SHIJIAZHUANG, China (AP) -- China's food safety crisis widened Friday after the industrial chemical melamine was found in milk produced by three of the country's leading dairy companies - prompting stores, including Starbucks, to yank milk from their shelves.
The recalls come as evidence is mounting that adding chemicals to watered-down milk was a widespread practice in China's dairy industry.
Sipping from a carton of milk at a news conference, the chief financial officer of one of the companies, Mengniu, apologized for the tainted milk. But he insisted only a small portion of the company's inventory had been contaminated and said the tainted milk came from small-scale dairy farmers.
"Large-scale milk farms are very disciplined. They won't take the risk to do something like that," Yao Tongshan told reporters in Hong Kong.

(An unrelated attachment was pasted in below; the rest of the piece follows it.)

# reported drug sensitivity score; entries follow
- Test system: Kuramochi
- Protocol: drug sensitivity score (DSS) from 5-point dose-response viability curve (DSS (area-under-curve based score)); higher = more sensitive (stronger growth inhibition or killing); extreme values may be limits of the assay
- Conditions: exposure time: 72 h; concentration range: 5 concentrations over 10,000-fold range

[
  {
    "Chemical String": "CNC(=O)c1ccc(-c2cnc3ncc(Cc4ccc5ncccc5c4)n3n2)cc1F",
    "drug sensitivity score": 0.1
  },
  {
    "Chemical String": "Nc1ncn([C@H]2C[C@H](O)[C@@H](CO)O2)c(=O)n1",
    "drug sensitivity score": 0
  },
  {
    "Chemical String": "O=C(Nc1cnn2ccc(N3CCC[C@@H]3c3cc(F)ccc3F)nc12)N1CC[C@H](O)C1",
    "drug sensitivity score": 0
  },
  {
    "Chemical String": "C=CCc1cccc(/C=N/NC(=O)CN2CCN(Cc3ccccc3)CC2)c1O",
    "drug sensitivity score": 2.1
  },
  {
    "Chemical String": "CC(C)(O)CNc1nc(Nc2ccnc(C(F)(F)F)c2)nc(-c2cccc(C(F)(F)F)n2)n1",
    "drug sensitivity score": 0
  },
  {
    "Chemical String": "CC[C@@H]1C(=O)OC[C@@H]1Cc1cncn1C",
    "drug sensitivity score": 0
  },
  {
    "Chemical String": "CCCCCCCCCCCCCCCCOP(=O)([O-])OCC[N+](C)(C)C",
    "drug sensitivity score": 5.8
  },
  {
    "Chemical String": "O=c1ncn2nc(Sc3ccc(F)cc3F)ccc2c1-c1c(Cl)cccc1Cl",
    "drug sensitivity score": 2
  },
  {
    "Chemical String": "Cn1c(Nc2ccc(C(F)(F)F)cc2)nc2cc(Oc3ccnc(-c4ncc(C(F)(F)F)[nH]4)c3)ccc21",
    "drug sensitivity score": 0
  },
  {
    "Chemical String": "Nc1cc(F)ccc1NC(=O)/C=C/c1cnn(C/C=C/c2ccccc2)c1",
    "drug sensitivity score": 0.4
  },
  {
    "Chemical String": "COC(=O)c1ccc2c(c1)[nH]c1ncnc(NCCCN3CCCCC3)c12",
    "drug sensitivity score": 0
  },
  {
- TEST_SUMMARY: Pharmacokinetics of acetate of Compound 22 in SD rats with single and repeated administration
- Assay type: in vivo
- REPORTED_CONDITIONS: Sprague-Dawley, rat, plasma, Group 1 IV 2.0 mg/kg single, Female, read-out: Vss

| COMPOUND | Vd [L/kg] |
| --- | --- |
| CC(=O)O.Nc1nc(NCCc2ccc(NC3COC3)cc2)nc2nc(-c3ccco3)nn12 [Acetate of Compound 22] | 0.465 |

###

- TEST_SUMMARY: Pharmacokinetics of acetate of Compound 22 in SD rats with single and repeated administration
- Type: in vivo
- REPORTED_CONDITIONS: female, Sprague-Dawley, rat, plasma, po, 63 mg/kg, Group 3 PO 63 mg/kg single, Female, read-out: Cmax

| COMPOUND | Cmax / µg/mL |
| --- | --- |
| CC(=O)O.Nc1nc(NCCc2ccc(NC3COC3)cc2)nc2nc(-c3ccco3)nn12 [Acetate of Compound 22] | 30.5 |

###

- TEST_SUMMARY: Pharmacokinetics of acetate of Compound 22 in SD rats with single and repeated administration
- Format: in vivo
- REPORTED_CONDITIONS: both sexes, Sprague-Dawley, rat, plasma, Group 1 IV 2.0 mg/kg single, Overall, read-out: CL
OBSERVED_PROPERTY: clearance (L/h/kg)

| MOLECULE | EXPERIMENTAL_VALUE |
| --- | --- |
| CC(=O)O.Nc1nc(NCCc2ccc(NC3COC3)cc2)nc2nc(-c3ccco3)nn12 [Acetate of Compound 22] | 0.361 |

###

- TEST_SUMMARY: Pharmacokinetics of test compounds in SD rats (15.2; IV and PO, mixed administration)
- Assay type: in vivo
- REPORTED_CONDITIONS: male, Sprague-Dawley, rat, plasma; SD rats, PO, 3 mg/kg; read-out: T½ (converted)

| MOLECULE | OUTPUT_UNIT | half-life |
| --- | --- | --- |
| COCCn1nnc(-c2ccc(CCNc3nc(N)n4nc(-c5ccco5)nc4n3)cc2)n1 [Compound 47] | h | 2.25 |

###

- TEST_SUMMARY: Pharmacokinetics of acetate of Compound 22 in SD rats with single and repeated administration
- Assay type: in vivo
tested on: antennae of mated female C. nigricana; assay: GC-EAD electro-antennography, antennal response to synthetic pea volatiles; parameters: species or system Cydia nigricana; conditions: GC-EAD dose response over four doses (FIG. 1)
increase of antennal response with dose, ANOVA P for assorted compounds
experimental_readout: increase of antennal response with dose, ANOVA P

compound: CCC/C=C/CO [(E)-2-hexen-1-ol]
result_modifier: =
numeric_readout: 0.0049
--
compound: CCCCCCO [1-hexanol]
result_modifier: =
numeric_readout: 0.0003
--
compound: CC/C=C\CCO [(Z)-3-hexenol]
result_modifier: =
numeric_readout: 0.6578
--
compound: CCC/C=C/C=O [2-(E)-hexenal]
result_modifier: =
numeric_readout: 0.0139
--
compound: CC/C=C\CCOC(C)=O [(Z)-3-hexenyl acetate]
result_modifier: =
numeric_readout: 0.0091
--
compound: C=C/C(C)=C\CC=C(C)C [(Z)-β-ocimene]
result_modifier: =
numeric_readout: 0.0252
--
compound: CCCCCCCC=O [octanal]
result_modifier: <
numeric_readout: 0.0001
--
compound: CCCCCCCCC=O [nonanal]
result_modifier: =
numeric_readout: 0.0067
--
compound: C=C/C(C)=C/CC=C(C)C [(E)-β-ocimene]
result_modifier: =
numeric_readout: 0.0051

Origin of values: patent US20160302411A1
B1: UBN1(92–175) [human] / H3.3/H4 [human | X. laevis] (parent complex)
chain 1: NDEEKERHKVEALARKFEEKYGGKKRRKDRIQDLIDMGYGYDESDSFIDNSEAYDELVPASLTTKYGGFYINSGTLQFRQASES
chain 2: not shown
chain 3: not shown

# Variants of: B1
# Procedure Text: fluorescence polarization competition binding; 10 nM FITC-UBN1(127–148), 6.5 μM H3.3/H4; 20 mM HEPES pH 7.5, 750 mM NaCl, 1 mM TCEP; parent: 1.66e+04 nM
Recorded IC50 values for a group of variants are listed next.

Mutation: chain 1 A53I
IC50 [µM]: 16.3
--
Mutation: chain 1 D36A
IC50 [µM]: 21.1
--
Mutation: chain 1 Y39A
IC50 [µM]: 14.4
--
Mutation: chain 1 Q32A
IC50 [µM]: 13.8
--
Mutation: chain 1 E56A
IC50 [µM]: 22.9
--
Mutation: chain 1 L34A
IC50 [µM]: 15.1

The crisis was initially thought to have been confined to tainted milk powder, used to make baby formula that has been blamed in the deaths of four infants and for sickening 6,200 other children.
But tests found melamine in samples of liquid milk taken from China's two largest dairy producers, Mengniu Dairy Group Co. and Yili Industrial Group Co., as well as Shanghai-based Bright Dairy. The chemical, which is used in plastics and fertilizers, can cause kidney stones and lead to kidney failure.
All batches that tested positive were being recalled, China's product safety watchdog said in a report on its Web site. It pledged to "severely punish those who are responsible."
Melamine, which is high in nitrogen, makes products with it appear higher in protein. Suppliers trying to cut costs are believed to have added it to watered-down milk to cover up the resulting protein deficiency.
No tainted infant formula has turned up in the United States, where authorities have inspected more than 1,000 retail markets mainly serving Asian communities. China is an importer of liquid milk, so it's unlikely that milk from that country would have been shipped to the U.S.
But the Food and Drug Administration said it is stepping up inspections at ports as a precaution. Inspectors will be sampling bulk shipments of food ingredients from Asia that are derived from milk, such as milk powder and whey powder. The FDA also plans to issue a consumer alert warning people not to buy milk products from China on the Internet.